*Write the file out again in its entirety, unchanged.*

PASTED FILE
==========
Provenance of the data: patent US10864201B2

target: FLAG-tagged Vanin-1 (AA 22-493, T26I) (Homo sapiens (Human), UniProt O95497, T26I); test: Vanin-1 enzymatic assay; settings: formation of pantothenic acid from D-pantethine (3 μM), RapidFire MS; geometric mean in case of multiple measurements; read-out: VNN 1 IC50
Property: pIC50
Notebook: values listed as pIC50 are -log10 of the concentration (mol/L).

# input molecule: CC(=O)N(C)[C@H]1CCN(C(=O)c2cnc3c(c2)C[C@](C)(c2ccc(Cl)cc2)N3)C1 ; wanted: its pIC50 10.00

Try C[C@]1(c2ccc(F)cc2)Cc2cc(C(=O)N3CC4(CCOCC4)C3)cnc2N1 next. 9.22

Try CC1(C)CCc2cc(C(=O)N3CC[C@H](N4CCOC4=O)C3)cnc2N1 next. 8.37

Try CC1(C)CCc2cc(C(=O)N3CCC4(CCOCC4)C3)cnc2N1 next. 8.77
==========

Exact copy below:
Provenance of the data: patent US10864201B2

target: FLAG-tagged Vanin-1 (AA 22-493, T26I) (Homo sapiens (Human), UniProt O95497, T26I); test: Vanin-1 enzymatic assay; settings: formation of pantothenic acid from D-pantethine (3 μM), RapidFire MS; geometric mean in case of multiple measurements; read-out: VNN 1 IC50
Property: pIC50
Notebook: values listed as pIC50 are -log10 of the concentration (mol/L).

# input molecule: CC(=O)N(C)[C@H]1CCN(C(=O)c2cnc3c(c2)C[C@](C)(c2ccc(Cl)cc2)N3)C1 ; wanted: its pIC50 10.00

Try C[C@]1(c2ccc(F)cc2)Cc2cc(C(=O)N3CC4(CCOCC4)C3)cnc2N1 next. 9.22

Try CC1(C)CCc2cc(C(=O)N3CC[C@H](N4CCOC4=O)C3)cnc2N1 next. 8.37

Try CC1(C)CCc2cc(C(=O)N3CCC4(CCOCC4)C3)cnc2N1 next. 8.77